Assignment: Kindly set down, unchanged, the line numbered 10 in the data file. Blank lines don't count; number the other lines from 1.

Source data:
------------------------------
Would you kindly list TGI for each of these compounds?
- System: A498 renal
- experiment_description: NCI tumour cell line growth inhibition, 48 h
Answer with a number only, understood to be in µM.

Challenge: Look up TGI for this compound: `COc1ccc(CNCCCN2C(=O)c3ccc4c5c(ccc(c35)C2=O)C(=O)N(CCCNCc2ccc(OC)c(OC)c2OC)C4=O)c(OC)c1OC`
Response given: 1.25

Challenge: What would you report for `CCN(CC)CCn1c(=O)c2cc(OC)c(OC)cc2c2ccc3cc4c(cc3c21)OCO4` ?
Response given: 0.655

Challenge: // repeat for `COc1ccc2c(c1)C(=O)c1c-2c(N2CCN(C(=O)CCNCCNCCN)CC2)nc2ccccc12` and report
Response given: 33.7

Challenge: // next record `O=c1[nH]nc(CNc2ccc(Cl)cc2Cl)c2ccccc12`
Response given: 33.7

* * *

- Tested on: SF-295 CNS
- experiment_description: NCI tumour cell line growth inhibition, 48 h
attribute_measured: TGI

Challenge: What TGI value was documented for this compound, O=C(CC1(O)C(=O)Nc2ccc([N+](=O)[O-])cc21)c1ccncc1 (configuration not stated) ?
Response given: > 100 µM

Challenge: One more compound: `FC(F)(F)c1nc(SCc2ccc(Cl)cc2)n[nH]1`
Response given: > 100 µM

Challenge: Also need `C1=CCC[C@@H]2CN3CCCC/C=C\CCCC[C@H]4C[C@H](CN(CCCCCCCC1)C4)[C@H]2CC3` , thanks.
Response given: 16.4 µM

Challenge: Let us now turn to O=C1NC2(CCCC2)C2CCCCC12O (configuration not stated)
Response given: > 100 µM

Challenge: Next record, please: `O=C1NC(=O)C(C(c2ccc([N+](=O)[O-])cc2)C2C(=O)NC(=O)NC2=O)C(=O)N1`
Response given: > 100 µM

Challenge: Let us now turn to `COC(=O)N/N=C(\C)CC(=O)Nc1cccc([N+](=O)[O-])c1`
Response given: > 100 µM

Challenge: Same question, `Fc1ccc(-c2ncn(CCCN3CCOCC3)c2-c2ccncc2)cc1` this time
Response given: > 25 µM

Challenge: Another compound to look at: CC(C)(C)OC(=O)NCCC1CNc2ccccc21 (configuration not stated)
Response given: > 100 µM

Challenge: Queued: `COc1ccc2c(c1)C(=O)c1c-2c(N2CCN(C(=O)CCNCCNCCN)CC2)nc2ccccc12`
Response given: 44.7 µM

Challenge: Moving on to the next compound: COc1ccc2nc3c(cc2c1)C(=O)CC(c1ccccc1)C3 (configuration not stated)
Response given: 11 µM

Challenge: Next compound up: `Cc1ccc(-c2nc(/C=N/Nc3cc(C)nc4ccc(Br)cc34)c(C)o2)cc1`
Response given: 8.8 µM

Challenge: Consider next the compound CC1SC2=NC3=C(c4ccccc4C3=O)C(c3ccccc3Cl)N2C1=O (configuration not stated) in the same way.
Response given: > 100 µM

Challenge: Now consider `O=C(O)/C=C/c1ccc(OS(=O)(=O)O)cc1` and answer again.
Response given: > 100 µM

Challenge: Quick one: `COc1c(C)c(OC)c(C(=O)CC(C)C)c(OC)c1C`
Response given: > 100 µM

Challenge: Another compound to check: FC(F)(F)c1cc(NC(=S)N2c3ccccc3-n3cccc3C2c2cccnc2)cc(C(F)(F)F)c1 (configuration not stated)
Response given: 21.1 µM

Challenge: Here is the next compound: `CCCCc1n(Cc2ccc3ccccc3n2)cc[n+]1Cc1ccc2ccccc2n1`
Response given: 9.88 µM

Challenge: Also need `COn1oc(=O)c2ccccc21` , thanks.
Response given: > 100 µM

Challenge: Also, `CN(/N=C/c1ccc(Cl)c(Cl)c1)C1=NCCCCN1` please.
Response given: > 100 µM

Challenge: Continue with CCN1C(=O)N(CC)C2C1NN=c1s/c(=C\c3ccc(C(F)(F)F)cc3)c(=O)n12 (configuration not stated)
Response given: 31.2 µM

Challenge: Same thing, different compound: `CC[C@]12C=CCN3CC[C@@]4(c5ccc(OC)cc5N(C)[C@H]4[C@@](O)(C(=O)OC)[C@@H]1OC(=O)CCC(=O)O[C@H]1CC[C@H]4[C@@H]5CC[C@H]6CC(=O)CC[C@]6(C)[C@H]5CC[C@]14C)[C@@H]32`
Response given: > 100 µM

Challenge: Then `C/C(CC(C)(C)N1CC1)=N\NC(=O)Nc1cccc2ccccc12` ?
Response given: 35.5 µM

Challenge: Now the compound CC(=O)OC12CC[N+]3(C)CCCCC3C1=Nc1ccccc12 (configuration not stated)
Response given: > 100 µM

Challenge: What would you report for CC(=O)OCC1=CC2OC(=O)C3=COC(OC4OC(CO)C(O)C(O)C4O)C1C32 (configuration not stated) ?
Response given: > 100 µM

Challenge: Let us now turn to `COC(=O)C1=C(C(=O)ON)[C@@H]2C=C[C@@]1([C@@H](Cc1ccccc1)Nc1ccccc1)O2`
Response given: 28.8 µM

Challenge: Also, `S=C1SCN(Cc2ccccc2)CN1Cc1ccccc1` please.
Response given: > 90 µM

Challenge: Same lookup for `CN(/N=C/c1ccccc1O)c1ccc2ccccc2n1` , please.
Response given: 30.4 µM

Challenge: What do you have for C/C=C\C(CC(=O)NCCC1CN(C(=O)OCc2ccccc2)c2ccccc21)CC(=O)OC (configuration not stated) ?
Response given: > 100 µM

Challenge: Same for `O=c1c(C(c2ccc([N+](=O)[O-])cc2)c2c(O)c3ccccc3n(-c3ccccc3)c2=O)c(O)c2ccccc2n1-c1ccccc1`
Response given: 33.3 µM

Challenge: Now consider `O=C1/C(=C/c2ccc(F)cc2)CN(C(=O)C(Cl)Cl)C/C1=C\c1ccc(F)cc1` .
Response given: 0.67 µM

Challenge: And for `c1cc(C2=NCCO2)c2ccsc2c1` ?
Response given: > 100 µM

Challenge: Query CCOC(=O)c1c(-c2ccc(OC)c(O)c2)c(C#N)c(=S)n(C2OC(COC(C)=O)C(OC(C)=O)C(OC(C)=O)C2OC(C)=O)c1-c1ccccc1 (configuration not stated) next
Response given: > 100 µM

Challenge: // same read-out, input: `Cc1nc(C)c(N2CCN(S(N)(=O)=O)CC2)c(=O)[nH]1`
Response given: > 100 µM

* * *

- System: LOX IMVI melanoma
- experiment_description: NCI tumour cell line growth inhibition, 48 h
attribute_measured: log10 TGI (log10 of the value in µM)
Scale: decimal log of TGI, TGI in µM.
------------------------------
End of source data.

Response given: 33.7